Picture this scene. You’re in your pew. The worship is amazing, almost transcendent. The song ends in a moment of awe-filled silence. It’s just you and God. And then—train wreck; you are catapulted from a state of ethereal wonder to an awkward announcement about the church cookie bake-off or a video that never seems to have the sound start until seven seconds after it begins.
Nothing in the history of Christendom, save perhaps the Second Crusade, rivals the ineffectiveness of the church’s ability to accomplish an intended purpose more than the medium of in-service announcements.
I wish the Bible had some direction in regard to announcements.
So why are announcements chronically bad? There are a number of answers: ranging from announcement guy or gal walking on stage unprepared and oblivious to where the congregation is emotionally; to the presenter thinking this is a great opportunity to practice their stand-up routine.
On Twitter, someone tweeted, “ The Bible does not have announcements, why should we?” At first I thought, “Yeah, that’s right, down with announcements altogether!” Then, I thought about it. It’s actually not true that the Bible does not have announcements. Technically, the Bible is one big giant announcement.
Let’s start with Jesus. Prophets, kings, psalmists, angels and John the Baptist announced Jesus coming. Or what about the book of Revelation? Is it not just a giant announcement of what is to come? Even the rapture will start with an announcement from the heavens. Notice that these announcements really matter. There’s not a bake sale in the bunch.
Here’s the point. When we fail at offering our people life-giving announcements that really matter, we are failing at something that the word of God does extremely effectively and on purpose.
The Bible uses announcements so effectively because God understands the nature of proclamation. When done right and under the direction of the Holy Spirit, announcements have the ability to bridge people into God’s purposes for their lives. An effective announcement can see a marriage healed through the conference you are hosting or an alcoholic find sobriety through the Celebrate Recovery ministry your church sponsors. Simply put, announcements are a passage to seeing people transformed. Every time we do announcements poorly or perfunctory, it means people, your people, are missing an opportunity to be changed.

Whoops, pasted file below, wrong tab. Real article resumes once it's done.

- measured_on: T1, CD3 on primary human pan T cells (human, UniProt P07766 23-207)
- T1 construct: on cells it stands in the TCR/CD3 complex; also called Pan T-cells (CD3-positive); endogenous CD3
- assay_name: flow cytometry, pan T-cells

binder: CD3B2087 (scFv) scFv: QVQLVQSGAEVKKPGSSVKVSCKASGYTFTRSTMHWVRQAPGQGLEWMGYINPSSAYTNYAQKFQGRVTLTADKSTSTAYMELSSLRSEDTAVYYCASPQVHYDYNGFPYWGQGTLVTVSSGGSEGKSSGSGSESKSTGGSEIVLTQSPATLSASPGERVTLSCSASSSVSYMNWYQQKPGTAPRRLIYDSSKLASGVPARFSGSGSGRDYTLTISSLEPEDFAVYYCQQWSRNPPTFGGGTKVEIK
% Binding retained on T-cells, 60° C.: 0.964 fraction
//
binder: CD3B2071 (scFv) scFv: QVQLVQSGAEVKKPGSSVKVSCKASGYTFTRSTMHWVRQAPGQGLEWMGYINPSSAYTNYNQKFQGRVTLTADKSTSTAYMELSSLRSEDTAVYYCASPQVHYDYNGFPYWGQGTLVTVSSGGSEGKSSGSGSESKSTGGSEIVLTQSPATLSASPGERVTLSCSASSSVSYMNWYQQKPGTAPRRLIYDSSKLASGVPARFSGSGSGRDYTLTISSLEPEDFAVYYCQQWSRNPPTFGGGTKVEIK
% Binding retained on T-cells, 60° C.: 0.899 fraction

So what is the answer? It’s pretty simple. Announcements need to be valued in the same way you value worship and teaching. No, I’m not saying that your announcements are on par with the eternal word of God, but they should contribute to a functional life-giving worship experience.
- While there is not a spiritual gift of “announcements” listed in the scriptures, I do think you want your most talented and Spirit-led people doing them.
- Next, these people need to be prepared. Think memorized with no notes. Nothing crushes announcements like the presenter not knowing the details. When that happens, they are telling the audience, “I don’t care about this enough to know about it, so why should you?”
- Announcements need to be covered in prayer and directly relate to the global mission of your church. While the Yahtzee ministry’s rummage sale is important, I’m not sure the entire church needs to know about it. But a night to support all the missionaries your church supports would be. This means that your in-service announcements need to push the ball down field for the whole church, not just a small section of it. The rest goes in the bulletin. Trust me, people read the bulletin.
- Another important lesson is not to focus on what you’re doing, but why you’re doing it. The practical details of next week’s service project won’t entice anyone to come (“It starts at 7:30? Yes!”), but a story of how it changes someone’s life probably will. Put the details in the bulletin. Put why it matters on stage for people to see and hear.
There are lots of great and creative ways to do announcements from videos to quick interviews. The medium is up to you. The non-negotiable is that they need to offer your people life.